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As BeninSC and I were conversing last night (this whole collaborative approach to diary writing is FUN!) I admitted that I was having a tough time coming up with a topic. I've got a lot of stresses on my plate, none of which are diary fodder for any number of reasons, and my Muse abandoned me for some early summer fun, apparently. She hadn't even left me a music diary hiding under the desktop clutter. Then my email (remember that, kids?) dinged, and a link to a wonderful parenting article was enclosed.  Basically, Ben said to take a look and see if it sparked anything. Lo, it did! Follow me below the orange pom-pon fold after a word from our sponsor...

Here at Top Comments we strive to nourish community by rounding up some of the site's best, funniest, most mojo'd & most informative commentary, and we depend on your help!! If you see a comment by another Kossack that deserves wider recognition, please send it either to topcomments at gmail or to the Top Comments group mailbox by 9:30pm Eastern. Please please please include a few words about why you sent it in as well as your user name (even if you think we know it already :-)), so we can credit you with the find!  

The article was titled A Simple Tool for a More Positive Home and grew out of one parent's realization that constant correction, criticism and disapproval under the guise of "good intentions" was extraordinarily detrimental to her children's emotional well-being. From the piece:

But that all changed the day my youngest daughter laid down her ukulele in the middle of a practice session. After much parental scrutiny and disapproval for the way she was playing, she just stopped. As if surrendering to a battle she could never win, my child said seven words I won’t forget as long as I live. “I just want to be good, Mama.”

I just want to be good.

My child, who has a genuine talent for playing the ukulele and an inherent love of singing, thought she was no good. And it was because of me—my critical words, my constant suggestions, and my disapproving looks. I had practically convinced myself that the corrections were building her up—when in reality, they were breaking her down.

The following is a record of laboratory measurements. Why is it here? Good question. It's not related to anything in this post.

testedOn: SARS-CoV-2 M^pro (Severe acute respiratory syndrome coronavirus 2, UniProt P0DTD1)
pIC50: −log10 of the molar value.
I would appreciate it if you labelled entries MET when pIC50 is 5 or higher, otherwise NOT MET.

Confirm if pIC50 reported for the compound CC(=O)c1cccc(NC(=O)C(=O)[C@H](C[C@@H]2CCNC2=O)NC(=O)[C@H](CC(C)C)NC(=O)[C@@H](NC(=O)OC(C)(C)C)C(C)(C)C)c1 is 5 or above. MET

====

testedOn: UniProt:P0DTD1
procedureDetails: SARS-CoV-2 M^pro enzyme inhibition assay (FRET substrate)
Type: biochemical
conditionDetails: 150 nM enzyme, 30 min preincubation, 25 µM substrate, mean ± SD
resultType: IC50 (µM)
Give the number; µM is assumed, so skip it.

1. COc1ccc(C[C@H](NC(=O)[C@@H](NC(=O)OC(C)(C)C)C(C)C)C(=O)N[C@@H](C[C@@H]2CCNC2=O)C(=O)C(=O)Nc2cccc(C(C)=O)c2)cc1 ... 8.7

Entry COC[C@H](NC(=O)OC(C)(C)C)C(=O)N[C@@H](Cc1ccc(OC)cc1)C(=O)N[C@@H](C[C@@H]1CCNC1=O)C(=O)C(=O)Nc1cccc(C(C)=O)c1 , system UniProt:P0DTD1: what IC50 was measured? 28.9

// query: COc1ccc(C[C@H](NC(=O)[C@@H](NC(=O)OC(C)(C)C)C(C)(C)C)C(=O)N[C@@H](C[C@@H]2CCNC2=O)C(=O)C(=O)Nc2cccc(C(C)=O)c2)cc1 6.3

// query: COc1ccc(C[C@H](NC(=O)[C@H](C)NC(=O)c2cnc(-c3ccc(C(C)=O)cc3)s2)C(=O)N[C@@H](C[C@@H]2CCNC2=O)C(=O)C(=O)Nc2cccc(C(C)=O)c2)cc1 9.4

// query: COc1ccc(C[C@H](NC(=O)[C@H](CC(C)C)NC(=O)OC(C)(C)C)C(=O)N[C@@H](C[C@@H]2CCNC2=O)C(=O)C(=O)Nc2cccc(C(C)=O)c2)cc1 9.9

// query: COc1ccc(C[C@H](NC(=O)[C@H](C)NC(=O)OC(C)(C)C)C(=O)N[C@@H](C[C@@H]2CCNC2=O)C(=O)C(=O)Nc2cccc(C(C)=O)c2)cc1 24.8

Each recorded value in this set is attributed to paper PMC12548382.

What this parent did was to decide to, in her words, Notice The Positive. She filled a large jar with fuzzy craft pom-pons, set out jars for each of her children. Here's how it worked:
“This is The Warm Fuzzy Jar,” I explained. “Whenever you do something helpful or kind, you place a pom-pom ball in your designated jar because kind and helpful acts make people feel good, like a warm fuzzy.” The girls looked at each other with wide eyes and big smiles, so I continued. “And if you are doing something helpful together or just getting along nicely, you can put two pom-poms in your designated jar. And when your jar becomes full, you can choose something special for you and I to do together.”



The article goes on to describe how the kids got into doing good... AND how the author started noticing the good her kids did. It explicitly explains that "deliberate misbehavior, disobedience, or actions that could be potentially dangerous or harmful" are NOT to be ignored or allowed. It's a way to build kids up instead of seeing always the mistakes, faults and shortcomings.

I like this idea a great deal, most likely because I am guilty of Noticing The Negative far, FAR too often. K2 is thoroughly enjoying watching World Cup; I notice the shouts and talking to the TV instead of his enthusiasm. I notice my children fighting; rarely do I notice the hours of peaceful exchange, companionship and mutual love and support they have for and with each other. I see the faults in others too easily; their strengths and unique wonders, not so quickly.

I hear my children emulate my tone. Not the SuperWonderfulSupportiveMommy tone... the other one. The one that dresses them down instead of building them up.  I would much rather prefer to Notice The Good instead.